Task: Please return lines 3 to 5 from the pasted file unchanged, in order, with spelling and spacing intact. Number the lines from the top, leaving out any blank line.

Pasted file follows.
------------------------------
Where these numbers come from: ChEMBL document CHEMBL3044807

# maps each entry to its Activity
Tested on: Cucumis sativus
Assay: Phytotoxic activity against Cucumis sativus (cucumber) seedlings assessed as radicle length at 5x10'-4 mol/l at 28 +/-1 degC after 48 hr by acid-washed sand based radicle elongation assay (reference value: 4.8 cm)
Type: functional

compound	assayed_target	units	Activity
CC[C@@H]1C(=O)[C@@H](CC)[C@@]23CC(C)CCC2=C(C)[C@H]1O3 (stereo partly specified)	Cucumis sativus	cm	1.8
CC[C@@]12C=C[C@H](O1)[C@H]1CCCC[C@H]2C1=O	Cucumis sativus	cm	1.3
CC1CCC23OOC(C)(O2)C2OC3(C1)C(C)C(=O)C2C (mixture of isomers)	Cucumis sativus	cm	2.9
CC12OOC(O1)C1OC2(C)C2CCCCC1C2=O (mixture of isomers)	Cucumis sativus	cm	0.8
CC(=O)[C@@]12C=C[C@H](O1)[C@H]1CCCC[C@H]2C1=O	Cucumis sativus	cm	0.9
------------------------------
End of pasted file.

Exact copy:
Tested on: Cucumis sativus
Assay: Phytotoxic activity against Cucumis sativus (cucumber) seedlings assessed as radicle length at 5x10'-4 mol/l at 28 +/-1 degC after 48 hr by acid-washed sand based radicle elongation assay (reference value: 4.8 cm)
Type: functional